Maybe this would work better as a straight-up rogue-like with X-Com‘s mechanics, and that’s the biggest flaw Dread Nautical possesses. It cannot comprehend the balance of this extremely linear progression with a more haphazard core of danger and difficulty. It causes the game to be unsure of which one to fully commit to, ending with a gameplay loop that slowly falls apart as it gets faster.
There is a difficulty that puts all of its heart and soul into the rogue-like mechanics, but it’s also the hardest setting. There’s no Ironman challenge in Dread Nautical, outside of the hardest setting also possessing it. It wants you to go hard or go home, and if you can’t keep up, sorry little fella. Maybe our more bloated approach will do better for you, which is a shame, because as it stands, this is probably the best X-Com clone to be released yet.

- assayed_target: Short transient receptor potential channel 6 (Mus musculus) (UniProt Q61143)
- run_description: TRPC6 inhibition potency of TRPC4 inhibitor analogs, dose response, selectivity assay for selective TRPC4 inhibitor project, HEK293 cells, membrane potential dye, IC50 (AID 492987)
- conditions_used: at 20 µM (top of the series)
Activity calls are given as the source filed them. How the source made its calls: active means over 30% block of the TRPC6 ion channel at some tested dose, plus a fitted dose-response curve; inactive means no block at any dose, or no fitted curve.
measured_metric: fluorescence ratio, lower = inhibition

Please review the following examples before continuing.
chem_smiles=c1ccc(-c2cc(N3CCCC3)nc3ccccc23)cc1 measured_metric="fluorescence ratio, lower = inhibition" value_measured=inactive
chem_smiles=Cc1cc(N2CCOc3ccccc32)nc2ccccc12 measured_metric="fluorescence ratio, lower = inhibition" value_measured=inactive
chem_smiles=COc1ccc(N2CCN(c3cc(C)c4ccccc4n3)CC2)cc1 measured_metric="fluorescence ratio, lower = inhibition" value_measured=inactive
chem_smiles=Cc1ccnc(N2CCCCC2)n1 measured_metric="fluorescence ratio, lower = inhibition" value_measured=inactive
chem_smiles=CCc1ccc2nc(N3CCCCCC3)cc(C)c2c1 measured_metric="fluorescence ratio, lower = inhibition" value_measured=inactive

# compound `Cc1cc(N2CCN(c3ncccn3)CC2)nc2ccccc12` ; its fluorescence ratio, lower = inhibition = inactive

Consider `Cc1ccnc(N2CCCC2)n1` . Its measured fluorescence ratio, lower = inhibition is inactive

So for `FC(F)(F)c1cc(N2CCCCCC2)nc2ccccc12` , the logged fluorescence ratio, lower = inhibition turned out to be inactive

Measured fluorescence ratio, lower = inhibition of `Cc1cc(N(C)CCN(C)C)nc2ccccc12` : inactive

While the difficulty is all over the place in terms of how it wants to directly challenge the player, whether it be resource management or tough odds, the need to save-scum is gone. It’s this accidental mishap of not knowing what genre should take center stage that kind of saves it from being a freak misfit. It’s not without its issues, like the bloated monster roster or the simple currencies being too simple for actual player progression, but this is still fine.
It’s surprising to see a title as modest as Dread Nautical. It’s a fairly beefy game with a surprisingly small price tag, in comparison to its competitors at least. For a gameplay concept so few have grasped as expertly as Firaxis, it’s weird to see the strongest contender so far be the studio more in tune with an overrated pub sport than anything else.
Dread Nautical has several strengths, but it also has several faults, one of which potentially crippling its core. It’s a dastardly monkey’s paw situation; it’s what is arguably the most reasonably-priced, turn-based strategy title to come out since the resurgence of the genre, but you’re paired with the more demanding and imperfect preset conditions of a rogue-like, a balancing act many have yet to grasp.
This Review of Dread Nautical was based upon the Xbox One version of the game. A review copy was provided for this purpose.